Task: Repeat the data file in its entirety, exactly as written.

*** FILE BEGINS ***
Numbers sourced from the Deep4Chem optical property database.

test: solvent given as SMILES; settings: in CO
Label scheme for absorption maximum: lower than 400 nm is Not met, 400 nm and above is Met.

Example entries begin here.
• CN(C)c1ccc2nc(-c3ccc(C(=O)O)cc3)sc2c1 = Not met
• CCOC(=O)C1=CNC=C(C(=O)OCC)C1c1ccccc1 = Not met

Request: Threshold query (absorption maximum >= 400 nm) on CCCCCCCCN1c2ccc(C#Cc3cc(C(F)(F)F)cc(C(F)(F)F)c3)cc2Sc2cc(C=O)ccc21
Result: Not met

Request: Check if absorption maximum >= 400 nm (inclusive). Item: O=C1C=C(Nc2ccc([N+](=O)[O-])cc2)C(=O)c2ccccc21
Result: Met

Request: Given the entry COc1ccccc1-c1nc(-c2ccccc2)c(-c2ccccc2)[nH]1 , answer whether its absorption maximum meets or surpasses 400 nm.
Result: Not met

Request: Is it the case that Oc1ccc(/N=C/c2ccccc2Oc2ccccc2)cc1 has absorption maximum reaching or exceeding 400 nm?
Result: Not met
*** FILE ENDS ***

Numbers sourced from the Deep4Chem optical property database.

test: solvent given as SMILES; settings: in CO
Label scheme for absorption maximum: lower than 400 nm is Not met, 400 nm and above is Met.

Example entries begin here.
• CN(C)c1ccc2nc(-c3ccc(C(=O)O)cc3)sc2c1 = Not met
• CCOC(=O)C1=CNC=C(C(=O)OCC)C1c1ccccc1 = Not met

Request: Threshold query (absorption maximum >= 400 nm) on CCCCCCCCN1c2ccc(C#Cc3cc(C(F)(F)F)cc(C(F)(F)F)c3)cc2Sc2cc(C=O)ccc21
Result: Not met

Request: Check if absorption maximum >= 400 nm (inclusive). Item: O=C1C=C(Nc2ccc([N+](=O)[O-])cc2)C(=O)c2ccccc21
Result: Met

Request: Given the entry COc1ccccc1-c1nc(-c2ccccc2)c(-c2ccccc2)[nH]1 , answer whether its absorption maximum meets or surpasses 400 nm.
Result: Not met

Request: Is it the case that Oc1ccc(/N=C/c2ccccc2Oc2ccccc2)cc1 has absorption maximum reaching or exceeding 400 nm?
Result: Not met